Ms Cartisano suffered a non-work-related motor vehicle injury in September 2012. She returned to work with restrictions until May 2013. She has not worked since that time. In August 2013 she had an arthroscopy. The termination of her employment took effect on 7 November 2013. At the time of the termination of her employment Ms Cartisano was the Manager of the Sportsmed Central Sterilisation Supplier Department (CSSD).
 Ms Cartisano was assessed by Dr Jezukaitis, an Occupational Physician on 25 June 2014. His assessment was that Ms Cartisano was fit to perform duties that are essentially sedentary and/or light in nature. He considered that no medical restriction was required with respect to office work or to activities that are sedentary or light, recommended a restriction of 10 kg for repetitive work and particularly tasks that are performed above mid-chest height, below mid-thigh height, or at an extended reach. Dr Jezukaitis continued:
“As such, a functional job analysis was not available for review. However it is my impression that she would be able to perform a majority of activities conducted before the accident and may require a small accommodation with regards to some of the heavier surgical trays. The worker did raise that at time she worked up to 14 hours a day and there may be some sustainability questions around this, should this be consecutively required.” 2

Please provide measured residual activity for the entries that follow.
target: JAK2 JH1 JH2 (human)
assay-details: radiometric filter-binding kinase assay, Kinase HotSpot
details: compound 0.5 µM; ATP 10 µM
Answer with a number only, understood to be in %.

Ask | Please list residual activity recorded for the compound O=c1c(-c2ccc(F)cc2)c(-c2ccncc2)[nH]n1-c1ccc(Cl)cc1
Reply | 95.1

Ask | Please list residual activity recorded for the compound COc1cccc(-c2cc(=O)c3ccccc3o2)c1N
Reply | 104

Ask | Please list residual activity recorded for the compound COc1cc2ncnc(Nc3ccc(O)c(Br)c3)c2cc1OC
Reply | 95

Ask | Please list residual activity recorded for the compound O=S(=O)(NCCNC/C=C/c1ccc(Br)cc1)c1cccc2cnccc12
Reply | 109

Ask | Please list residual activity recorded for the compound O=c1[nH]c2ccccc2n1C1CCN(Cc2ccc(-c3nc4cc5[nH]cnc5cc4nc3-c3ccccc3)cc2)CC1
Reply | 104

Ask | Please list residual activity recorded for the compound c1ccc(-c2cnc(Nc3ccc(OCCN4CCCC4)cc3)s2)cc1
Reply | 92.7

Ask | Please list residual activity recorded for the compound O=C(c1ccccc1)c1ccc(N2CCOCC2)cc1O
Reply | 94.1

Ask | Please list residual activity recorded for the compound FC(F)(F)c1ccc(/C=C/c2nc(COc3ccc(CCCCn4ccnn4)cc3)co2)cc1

Additionally, I have been provided with two medical certificates 3 made out by Ms Cartisano’s general practitioner, Dr Lin. The first, dated 25 November 2013 advises that Ms Cartisano had a medical condition and would be fit for light duties from 18 November 2013. The second, dated 4 June 2014, states:
“Miss Guiseppina Cartisano is and had been able to perform her normal managerial duties. The restrictions are lifting above 10 kg if repetitive in nature. There are no other restrictions applicable to her.” 4